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Tuesday, December 29, 2020 Leer en Español

Universal Basic Income Fails to Get to the Root of Urban Poverty

How UBI proposals distract from the real problem: housing costs.

Image Credit: Pixy

In an effort to reduce poverty in their cities, eleven mayors have signed on to a push to guarantee a basic income for the more than 5 million people they collectively represent.

The first U.S. city to move forward on this initiative was Stockton, California, but the effort has gained more steam given the unemployment uptick due to Coronavirus-related government shutdowns of the private sector.

While the policy is well-intentioned, it’s far from the most effective way to eradicate poverty in America’s cities and, in the long-term, could have unintended consequences on the exact people the mayors hope to help.

As COVID-19 began to wreak havoc across the country, state and local governments started shutting down businesses within their borders and economists predicted a massive uptick in unemployment and ultimately poverty rates.

Unemployment did increase, but because of an influx of government aid, we have yet to see a corresponding increase in poverty rates. But that is just a delay, not a fix, those rates will increase as government aid starts to trail off. To combat that, a group of mayors have started the push for a guaranteed income within their cities.

The effort is led by Stockton’s mayor, Michael Stubbs who implemented the program in 2019.

Stockton’s program provides roughly 130 residents in the city, who make below the median income, a $500 monthly no-strings-attached stipend. Initial research shows that most of those who received the funding spent it on day-to-day expenses such as transportation, utilities, healthcare, and debt.

Following Stubbs’ lead, the mayors of Newark, NJ; Columbia, SC; Atlanta, GA; Compton, CA; St. Paul, MN; Los Angeles; Jackson, MS; Shreveport, LA; Oakland, CA; and Tacoma, WA have all formed the Mayors for a Guaranteed Income coalition.

Chicago, Newark, and Atlanta have formally formed task forces to explore the issue and Milwaukee city council approved a guaranteed income pilot program.

One glaring problem with allowing this program to exist for any extended period of time is that, unless it is privately funded, it would be too expensive to maintain and would require substantial tax increases across the board.

The group’s page even admits that, saying, “there’s a number of ways to pay for guaranteed income, from a sovereign wealth fund in which citizens benefit from shard national resources like the Alaska Permanent Fund, to bringing tax rates on the wealthiest Americans to their 20th century historical averages.”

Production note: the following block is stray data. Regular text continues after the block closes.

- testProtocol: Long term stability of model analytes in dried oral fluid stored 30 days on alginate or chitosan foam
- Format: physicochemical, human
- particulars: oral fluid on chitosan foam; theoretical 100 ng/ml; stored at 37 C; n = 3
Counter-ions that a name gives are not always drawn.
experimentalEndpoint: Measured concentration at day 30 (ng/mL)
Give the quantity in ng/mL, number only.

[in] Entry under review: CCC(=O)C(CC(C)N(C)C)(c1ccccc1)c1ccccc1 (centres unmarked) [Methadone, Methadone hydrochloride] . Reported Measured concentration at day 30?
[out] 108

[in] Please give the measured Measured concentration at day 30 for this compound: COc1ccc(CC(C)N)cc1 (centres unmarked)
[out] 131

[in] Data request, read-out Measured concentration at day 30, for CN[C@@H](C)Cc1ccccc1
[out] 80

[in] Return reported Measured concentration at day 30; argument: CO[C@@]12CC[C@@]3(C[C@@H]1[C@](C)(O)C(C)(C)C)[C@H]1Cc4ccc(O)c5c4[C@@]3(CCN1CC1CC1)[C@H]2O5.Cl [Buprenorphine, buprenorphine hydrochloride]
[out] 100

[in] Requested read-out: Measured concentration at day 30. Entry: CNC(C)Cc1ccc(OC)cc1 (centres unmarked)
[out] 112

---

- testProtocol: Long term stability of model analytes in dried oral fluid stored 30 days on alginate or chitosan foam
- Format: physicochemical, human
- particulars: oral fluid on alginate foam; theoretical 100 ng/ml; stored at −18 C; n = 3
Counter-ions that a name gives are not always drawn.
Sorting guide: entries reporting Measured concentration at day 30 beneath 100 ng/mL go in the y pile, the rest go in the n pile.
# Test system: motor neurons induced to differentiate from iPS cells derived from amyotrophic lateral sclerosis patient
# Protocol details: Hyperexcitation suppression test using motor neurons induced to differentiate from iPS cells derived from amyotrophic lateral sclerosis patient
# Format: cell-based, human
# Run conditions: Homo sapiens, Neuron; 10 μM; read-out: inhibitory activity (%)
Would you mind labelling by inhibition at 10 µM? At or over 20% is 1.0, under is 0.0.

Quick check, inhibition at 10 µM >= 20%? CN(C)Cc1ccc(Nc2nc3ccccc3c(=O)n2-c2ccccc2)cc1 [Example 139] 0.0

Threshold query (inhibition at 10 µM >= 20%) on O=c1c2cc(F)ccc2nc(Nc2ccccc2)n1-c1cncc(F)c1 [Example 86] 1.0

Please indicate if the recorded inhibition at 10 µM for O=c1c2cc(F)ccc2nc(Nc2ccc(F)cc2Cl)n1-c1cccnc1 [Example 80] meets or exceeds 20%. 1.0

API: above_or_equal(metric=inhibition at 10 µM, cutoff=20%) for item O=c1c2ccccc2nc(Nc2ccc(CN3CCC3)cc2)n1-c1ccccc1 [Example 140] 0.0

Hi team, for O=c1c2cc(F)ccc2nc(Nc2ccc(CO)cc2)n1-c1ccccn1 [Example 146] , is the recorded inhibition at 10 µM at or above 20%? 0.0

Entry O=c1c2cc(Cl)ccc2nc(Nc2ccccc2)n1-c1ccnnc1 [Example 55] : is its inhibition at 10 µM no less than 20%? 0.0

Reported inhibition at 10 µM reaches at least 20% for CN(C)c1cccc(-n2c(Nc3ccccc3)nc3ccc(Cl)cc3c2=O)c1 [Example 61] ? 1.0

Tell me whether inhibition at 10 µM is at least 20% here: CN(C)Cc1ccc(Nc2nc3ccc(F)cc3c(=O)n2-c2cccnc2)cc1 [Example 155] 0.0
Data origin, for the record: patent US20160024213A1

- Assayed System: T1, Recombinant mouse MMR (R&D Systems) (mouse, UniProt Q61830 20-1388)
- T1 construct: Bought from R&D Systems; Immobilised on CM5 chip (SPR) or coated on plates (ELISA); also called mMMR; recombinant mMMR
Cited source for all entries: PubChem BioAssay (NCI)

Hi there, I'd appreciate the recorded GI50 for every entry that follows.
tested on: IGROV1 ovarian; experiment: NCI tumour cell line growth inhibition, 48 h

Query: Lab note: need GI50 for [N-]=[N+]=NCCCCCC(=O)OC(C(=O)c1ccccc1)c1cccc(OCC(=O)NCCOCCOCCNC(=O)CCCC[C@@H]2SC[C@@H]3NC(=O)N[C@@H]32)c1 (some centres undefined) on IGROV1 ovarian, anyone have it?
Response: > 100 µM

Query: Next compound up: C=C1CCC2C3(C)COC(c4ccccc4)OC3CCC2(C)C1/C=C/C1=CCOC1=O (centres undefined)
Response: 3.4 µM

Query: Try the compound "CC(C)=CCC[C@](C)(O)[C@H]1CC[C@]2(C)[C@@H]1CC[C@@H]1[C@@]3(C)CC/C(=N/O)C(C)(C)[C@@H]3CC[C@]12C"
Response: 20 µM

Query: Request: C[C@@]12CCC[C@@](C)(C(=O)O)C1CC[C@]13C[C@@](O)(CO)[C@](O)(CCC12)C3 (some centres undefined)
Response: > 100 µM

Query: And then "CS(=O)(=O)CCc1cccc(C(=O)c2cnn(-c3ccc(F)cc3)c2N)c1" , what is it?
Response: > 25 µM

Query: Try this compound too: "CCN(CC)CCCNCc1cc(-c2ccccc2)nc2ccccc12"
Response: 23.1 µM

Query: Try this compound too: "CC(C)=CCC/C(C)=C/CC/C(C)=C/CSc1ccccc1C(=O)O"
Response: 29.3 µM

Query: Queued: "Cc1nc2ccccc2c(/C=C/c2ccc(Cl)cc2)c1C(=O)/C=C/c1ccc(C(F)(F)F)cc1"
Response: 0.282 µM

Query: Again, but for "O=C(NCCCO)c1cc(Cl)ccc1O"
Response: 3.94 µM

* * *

Tax increases on businesses and wealthy individuals could lead to a reduction in investment in other areas like skills training which can, in turn, lead to a less skilled workforce as noted in a study by the National Bureau of Economic Research.

Cities issuing fewer building permits limit housing supply, mandating minimum parking requirements on new development reduces the amount of square footage for a home or business, and minimum lot size requirements prohibit large lots from being subdivided for multiple units. All of these drive up the cost of development which is then passed on to a renter or buyer.

The other problem is that while the initial amount may lower today’s burden on cash-strapped families, as housing costs continue to increase in these cities and metropolitan areas, the cost of living will increase as well. So, unless the guaranteed income tracks with cost of living, in just a few short years it will be of little effect to the families who need the support the most.

As noted in Urban Reform Institute’s annual Standard of Living Index, 80 percent of cost of living can be attributed to housing costs, and housing costs are driven up by excessive regulation, especially in major metro areas.

The ever-increasing cost of housing is often blamed on the “market,” but in most metropolitan areas it truly isn’t a free market, instead it is a market artificially inflated by government regulation.

Cities issuing fewer building permits limit housing supply, mandating minimum parking requirements on new development reduces the amount of square footage for a home or business, and minimum lot size requirements prohibit large lots from being subdivided for multiple units. All of these drive up the cost of development which is then passed on to a renter or buyer.

In many areas of the country, like San Jose, San Francisco, San Diego, and Los Angeles, regulations have driven up costs so much that few middle-income households can even qualify for a mortgage on a median priced house.

A $500 per month guaranteed income doesn’t reduce the cost of living, it acts as a substitute that draws attention away from the actual problem.

Mayors across the country have the tools to address the cost of living and increase the standard of living for constituents in their area and until they act on that, no amount of government funding or subsidies will eradicate poverty within their borders.

This article was reprinted with permission from Urban Reform.


  • Charles Blain is the founder and executive director of Urban Reform, a Houston-based non-profit focused on free-market solutions to urban issues.